Abstract

http://ssrn.com/abstract=2349929
 


 



The Mobility Case for Regionalism


Nestor M. Davidson


Fordham University School of Law

Sheila Foster


Fordham University School of Law

November 4, 2013

UC Davis Law Review, Vol. 47, p. 63, 2013
Fordham Law Legal Studies Research Paper No. 2349929

Abstract:     
In the discourse of local government law, the idea that a mobile populace can “vote with its feet” has long served as a justification for devolution and decentralization. Tracing to Charles Tiebout’s seminal work in public finance, the legal-structural prescription that follows is that a diversity of independent and empowered local governments can best satisfy the varied preferences of residents metaphorically shopping for bundles of public services, regulatory environment, and tax burden.

This localist paradigm generally presumes that fragmented governments are competing for residents within a given metropolitan area. Contemporary patterns of mobility, however, call into question this foundational assumption. People today move between — and not just within — metropolitan regions, domestically and even internationally. This is particularly so for a subset of residents — high human-capital knowledge workers and the so-called “creative class” — that is prominently coveted in this interregional competition. These modern mobile residents tend to evaluate the policy bundles that drive their locational decisions on a regional scale, weighing the comparative merits of metropolitan areas against each other. And local governments are increasingly recognizing that they need to work together at a regional scale to compete for these residents.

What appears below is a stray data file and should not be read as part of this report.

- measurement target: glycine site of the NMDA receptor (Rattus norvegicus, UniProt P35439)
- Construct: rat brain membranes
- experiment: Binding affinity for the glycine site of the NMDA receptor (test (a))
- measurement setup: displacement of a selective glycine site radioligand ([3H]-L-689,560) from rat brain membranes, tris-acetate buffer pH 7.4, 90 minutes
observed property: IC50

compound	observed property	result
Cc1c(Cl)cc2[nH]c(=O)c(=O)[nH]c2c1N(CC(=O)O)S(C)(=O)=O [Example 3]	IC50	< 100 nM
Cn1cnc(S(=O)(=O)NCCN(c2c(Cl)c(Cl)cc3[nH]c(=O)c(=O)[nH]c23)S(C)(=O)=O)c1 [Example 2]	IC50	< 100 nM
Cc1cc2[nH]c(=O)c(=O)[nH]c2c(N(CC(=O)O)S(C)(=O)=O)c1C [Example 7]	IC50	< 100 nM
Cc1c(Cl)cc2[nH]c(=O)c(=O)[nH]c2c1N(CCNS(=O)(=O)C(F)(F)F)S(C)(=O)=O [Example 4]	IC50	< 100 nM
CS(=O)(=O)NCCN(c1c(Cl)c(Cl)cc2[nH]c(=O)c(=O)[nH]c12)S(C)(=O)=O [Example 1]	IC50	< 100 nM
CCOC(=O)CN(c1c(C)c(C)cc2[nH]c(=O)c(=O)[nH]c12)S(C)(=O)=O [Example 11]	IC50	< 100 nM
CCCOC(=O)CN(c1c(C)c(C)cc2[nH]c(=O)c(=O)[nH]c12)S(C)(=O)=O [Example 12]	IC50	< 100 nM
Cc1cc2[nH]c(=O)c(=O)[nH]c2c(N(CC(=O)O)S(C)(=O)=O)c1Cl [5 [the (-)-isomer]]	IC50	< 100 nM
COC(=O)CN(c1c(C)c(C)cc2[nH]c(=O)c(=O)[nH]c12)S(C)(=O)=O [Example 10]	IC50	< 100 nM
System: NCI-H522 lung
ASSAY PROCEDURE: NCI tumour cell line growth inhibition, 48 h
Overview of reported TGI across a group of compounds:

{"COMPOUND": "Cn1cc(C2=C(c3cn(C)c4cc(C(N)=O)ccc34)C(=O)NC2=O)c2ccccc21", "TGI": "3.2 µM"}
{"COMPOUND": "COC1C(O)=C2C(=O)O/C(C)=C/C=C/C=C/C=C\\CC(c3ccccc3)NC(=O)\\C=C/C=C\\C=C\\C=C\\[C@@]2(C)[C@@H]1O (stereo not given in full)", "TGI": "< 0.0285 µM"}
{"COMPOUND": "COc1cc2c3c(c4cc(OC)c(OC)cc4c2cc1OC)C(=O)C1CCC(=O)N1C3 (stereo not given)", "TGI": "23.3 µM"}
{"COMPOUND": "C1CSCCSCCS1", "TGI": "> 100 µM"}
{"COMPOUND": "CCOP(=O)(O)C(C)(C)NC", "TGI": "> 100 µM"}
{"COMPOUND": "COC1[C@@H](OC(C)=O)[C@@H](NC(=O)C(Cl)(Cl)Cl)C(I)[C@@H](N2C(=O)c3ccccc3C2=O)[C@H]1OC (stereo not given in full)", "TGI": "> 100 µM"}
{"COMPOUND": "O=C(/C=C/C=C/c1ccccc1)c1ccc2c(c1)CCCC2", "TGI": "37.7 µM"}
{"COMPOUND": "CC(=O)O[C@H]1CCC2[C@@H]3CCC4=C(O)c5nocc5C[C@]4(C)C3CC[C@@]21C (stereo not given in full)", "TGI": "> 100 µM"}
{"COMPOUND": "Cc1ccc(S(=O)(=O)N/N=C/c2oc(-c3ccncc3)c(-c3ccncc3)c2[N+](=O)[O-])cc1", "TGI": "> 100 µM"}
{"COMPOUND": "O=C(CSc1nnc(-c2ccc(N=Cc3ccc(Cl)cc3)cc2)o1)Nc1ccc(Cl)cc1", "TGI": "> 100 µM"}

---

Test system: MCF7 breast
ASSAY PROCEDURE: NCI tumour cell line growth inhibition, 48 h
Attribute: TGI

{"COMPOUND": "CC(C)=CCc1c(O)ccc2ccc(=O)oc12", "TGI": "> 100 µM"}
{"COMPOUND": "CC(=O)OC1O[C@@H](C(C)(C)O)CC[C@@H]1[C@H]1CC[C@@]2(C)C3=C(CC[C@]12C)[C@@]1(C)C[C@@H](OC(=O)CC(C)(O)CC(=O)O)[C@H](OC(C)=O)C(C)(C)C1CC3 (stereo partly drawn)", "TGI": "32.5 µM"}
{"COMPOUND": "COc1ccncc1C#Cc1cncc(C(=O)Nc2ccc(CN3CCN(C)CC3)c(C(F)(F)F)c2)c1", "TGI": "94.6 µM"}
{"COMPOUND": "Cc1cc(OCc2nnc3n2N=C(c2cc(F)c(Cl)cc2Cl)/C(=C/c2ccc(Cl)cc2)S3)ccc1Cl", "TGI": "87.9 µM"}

This Article argues that this intermetropolitan mobility provides a novel justification for regionalism that counterbalances the strong localist tendency of the traditional Tieboutian view of local governance. Contrary to the predominant assumption in the legal literature, competition for mobile residents is as much an argument for regionalism as it has been for devolution and decentralization. In an era of global cities vying for talent, the mobility case for regionalism has significant doctrinal consequences for debates in local government law and public finance, including the scope of local authority, the nature of regional equity, and the structure of metropolitan collaboration.

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Date posted: November 6, 2013  

Suggested Citation

Davidson, Nestor M. and Foster, Sheila, The Mobility Case for Regionalism (November 4, 2013). UC Davis Law Review, Vol. 47, p. 63, 2013; Fordham Law Legal Studies Research Paper No. 2349929. Available at SSRN: http://ssrn.com/abstract=2349929

Contact Information

Nestor M. Davidson
Fordham University School of Law ( email )
140 West 62nd Street
New York, NY 10023
United States
Sheila Foster (Contact Author)
Fordham University School of Law ( email )
140 West 62nd Street
New York, NY 10023
United States
212-636-7771 (Phone)
212-636-6899 (Fax)
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